Brussels risks becoming a “supra-national tax authority”, the US government has said in advance of an EU decision that could force the American technology giant Apple to pay billions of euro in allegedly underpaid tax.
European Commission investigations into multinational corporate tax arrangements will, moreover, “undermine” global collaboration, Washington argued this week.
Starting in June 2014, the commission opened a series of inquiries into the tax rulings issued by several EU member states. These include the cases of Apple in Ireland; Starbucks in the Netherlands; and Amazon, Fiat Chrysler and McDonald’s in Luxembourg. The commission suspects the national tax deals amount to state aid which is illegal under EU law.
Because tax “rulings are generally available to any taxpayer”, the commission had not previously considered them to be an “advantage”, amounting to illicit state aid, according to the US Treasury white paper. That changed with the recent investigations. “Now, the commission can find advantage if it disagrees with the member state’s application of the arm’s length principle to particular, and often highly complicated, facts and circumstances.”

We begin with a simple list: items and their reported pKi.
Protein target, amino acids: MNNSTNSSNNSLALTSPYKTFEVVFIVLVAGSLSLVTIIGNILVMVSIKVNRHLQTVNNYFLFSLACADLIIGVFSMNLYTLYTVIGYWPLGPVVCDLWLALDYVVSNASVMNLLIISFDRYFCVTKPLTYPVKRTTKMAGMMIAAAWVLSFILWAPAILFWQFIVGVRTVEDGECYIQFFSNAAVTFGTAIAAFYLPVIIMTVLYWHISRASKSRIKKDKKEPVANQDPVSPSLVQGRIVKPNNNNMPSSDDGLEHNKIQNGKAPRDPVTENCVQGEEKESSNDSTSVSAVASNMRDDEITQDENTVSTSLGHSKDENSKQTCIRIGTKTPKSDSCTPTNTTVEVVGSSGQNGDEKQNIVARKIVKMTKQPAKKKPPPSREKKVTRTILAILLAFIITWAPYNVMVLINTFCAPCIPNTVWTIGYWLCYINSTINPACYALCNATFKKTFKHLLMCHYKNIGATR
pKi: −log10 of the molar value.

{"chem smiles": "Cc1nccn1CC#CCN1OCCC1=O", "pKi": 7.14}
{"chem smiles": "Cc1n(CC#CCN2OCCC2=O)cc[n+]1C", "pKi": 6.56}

“This shift in approach appears to expand the role of the [commission’s competition authority] beyond enforcement of competition and state aid law under [EU treaties] into that of a supra-national tax authority that reviews member state transfer price determinations,” the report stated.
It “also sets an undesirable precedent that could lead to other tax authorities, particularly those in developing countries that look to the EU as a model, to seek large and punitive retroactive recoveries from both US and EU companies.”
“While we recognize that state aid is a longstanding concept, pursuing civil investigations--predominantly against U.S. companies--under this new interpretation creates disturbing international tax policy precedents,” Lew wrote.
“It could undermine the well-established basis of mutual cooperation and respect that many countries have worked so hard to develop and preserve,” he stated.
The hands of Barack Obama, the US president, are seen during his meeting with Gene Sperling, director of the National Economic Council (left), and Jack Lew, America’s treasury secretary, on 18 December 2013. Credit: Official White House Photo/Pete Souza